Bonfire Shelter, Texas


Bon Fire Shelter Painting Seminole Canyon

Bonfire Shelter was the scene of a series of prehistoric buffalo “jumps.” Long before Native Americans obtained horses, they stampeded herds of bison off the edge of this cliff near Langtry, Texas. This mural by Nola Davis is displayed in the Seminole Canyon State Park Museum, south of the buffalo jump site.

Bonfire Shelter is an archaeological site located in southwest Texas near Langtry, Texas. The site contains evidence of mass American bison hunts, a phenomenon that is usually associated with the Great Plains Indians hundreds of miles to the north.

This large rock shelter was the scene of several prehistoric bison jumps. More than 11,000 years ago, during the early Paleoindian era at the end of the last Ice Age, the people of the time began to stampede herds of buffalo over the edge of a cliff overhanging the shelter into a narrow box canyon that emptied into the Rio Grande. Bonfire Shelter is the southernmost buffalo kill site in North America and is also the oldest known site.

Situated in the deeply entrenched Mile Canyon south of I-90, and just northeast of Langtry, the cliff looms above a large rock shelter, hidden behind a massive roof fall. Near here, the buffalo plunged to their deaths on a rocky pile at the opening of the shelter, providing a sudden wealth of meat, hides, and bones to the hunters.

The site shows even earlier evidence of butchering large now-extinct game animals, such as elephant, mammoth, camel, horse, and extinct species of bison that dates back some 12,000-14,000 years ago. Archeological evidence shows that the kill site was used as recently as 800 B.C.

Bonfire Shelter cliff today, Kathy Weiser, February, 2011

Bonfire Shelter cliff today, Kathy Weiser-Alexander.

Bonfire Shelter was first archaeologically excavated in 1963–64 by the University of Texas at Austin during the extensive research that preceded the construction of the nearby Amistad Reservoir. Twenty years later, in 1983-1984, another group of archeologists from the University of Texas returned to further investigate deeply buried bonebed deposits. The archeologists found five separate layers of bone from various periods, the oldest of which date to over 14,100 years ago. The intermingling of the bones of so many species cut marks and breakage patterns on the bones, and the presence of large, anvil-like limestone blocks indicate that the site was long used as a butchering station.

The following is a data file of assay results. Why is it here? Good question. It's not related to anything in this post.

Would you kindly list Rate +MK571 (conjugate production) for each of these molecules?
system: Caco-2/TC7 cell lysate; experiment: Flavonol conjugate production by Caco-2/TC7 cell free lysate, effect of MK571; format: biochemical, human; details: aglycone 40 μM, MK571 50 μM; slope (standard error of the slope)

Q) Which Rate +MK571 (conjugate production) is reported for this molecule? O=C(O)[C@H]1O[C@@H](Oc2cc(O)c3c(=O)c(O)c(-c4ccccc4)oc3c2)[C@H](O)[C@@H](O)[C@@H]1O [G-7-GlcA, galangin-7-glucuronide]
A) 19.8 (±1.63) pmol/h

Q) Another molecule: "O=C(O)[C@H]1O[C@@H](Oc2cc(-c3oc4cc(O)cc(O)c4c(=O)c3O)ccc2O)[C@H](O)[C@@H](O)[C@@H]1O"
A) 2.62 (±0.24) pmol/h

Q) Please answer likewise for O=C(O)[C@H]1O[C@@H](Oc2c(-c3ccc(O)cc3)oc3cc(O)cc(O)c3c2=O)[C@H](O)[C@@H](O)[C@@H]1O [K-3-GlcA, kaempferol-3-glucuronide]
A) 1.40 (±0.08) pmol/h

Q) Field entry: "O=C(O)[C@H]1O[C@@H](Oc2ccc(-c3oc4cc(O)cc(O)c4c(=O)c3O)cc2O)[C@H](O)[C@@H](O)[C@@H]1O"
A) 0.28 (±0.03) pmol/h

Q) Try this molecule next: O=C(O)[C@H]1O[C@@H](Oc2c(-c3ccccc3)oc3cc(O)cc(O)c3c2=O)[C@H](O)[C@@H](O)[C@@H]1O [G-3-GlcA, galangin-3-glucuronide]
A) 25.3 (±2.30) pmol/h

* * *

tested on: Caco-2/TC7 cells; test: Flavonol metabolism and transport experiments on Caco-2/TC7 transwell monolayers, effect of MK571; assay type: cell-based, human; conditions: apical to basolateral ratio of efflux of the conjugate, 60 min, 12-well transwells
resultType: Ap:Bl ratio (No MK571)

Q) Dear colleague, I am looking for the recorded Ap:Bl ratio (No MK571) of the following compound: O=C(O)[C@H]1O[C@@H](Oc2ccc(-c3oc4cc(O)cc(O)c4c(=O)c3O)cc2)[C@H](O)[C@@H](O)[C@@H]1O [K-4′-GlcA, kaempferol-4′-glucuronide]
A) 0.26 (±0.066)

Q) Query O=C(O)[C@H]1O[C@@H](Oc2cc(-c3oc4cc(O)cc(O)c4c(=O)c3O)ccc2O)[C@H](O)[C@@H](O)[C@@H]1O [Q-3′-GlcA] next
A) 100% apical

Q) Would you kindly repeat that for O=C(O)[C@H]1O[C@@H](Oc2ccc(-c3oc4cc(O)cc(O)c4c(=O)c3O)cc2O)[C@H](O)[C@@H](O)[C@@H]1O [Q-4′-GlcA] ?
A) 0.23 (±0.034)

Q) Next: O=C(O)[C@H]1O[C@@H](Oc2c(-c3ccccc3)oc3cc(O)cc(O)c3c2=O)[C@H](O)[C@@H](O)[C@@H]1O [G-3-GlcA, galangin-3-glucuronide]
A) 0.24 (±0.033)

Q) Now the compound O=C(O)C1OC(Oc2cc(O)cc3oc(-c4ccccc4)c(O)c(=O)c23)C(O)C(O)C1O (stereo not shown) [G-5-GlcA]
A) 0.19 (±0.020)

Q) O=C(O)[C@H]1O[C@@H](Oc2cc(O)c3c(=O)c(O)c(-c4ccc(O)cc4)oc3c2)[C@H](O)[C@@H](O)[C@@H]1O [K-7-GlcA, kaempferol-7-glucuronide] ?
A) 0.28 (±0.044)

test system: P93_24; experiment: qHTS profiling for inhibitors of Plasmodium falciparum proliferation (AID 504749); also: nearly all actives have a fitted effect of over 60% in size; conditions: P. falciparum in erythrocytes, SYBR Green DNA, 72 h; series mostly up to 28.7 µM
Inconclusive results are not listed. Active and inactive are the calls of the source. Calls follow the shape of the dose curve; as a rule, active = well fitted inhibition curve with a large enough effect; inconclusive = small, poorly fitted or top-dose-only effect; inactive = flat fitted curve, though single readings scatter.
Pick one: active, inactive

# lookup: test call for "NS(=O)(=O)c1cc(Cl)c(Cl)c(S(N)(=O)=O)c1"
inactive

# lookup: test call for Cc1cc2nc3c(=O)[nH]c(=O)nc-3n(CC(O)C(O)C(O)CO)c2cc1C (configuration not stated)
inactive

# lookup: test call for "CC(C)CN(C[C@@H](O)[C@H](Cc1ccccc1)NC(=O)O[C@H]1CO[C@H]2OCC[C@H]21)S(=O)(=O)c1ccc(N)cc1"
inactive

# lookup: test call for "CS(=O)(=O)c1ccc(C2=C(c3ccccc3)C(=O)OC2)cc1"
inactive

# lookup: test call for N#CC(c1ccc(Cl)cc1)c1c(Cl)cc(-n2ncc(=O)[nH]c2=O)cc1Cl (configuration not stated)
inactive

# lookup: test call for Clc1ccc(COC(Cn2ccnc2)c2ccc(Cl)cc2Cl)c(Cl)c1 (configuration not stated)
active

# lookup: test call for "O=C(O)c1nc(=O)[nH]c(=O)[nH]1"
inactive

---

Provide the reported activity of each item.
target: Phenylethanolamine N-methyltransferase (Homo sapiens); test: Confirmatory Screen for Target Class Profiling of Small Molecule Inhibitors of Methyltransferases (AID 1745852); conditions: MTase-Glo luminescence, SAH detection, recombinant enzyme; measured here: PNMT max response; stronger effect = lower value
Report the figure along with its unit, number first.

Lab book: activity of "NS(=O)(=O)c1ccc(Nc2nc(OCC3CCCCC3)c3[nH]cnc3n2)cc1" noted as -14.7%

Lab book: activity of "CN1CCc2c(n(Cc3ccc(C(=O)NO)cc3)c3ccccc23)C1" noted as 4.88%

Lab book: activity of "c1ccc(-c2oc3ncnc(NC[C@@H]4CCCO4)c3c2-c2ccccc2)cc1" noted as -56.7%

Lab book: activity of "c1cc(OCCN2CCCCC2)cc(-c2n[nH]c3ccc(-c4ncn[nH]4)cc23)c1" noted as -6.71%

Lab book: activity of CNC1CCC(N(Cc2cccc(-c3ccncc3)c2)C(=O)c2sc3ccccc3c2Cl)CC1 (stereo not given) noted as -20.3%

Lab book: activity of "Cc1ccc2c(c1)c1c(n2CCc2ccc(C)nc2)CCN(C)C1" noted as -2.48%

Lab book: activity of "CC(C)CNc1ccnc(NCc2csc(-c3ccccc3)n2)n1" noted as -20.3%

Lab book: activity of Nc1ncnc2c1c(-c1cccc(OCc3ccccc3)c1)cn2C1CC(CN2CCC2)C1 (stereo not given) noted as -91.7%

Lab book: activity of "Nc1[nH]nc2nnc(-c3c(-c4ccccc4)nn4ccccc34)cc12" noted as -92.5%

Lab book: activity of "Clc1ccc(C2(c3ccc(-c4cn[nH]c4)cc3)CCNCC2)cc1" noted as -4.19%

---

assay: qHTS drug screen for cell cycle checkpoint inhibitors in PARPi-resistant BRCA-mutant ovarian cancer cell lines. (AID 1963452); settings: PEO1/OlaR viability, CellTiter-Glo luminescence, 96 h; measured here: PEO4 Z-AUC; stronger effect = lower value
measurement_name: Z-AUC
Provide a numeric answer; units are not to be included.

Paleo Indian People

Paleo Indian People

Stone tools, including Paleo-Indian arrowheads and radiocarbon dating of charcoal from small hearths, date to 10,000 years ago, when herds of the giant bison were driven over the cliff above. The most recent evidence shows that about 800 B.C., Late Archaic hunters succeeded, on at least one occasion, in driving as many as 800 buffalo off the same cliff. Killing far more than they could make use of, they left behind a rotting heap of partially butchered carcasses, that spontaneously combusted in an intense blaze that reduced most of the bones to ash. From this event, is where the shelter takes its name.

In the past, it was rare that the bison ranged this far south, as there was not enough grass cover for good grazing, and was too inhospitable to support large herds. The bone deposits at the shelter represent periods of climatic changes in the region when it was not as arid as it is today. Once the area returned to arid conditions, the bison (aka buffalo) retreated.

The canyon was added to the National Register of Historic Places in 1970. It encompasses some 1,500 acres entirely on private land and access is restricted.

©Kathy Weiser-Alexander, updated September 2021.

More information: Seminole Canyon State Park & Historic Site

Also See:

Ghost Towns of Texas

Pecos Heritage Trail

Pecos Trail Photo Gallery

Texas Ghost Town Photo Gallery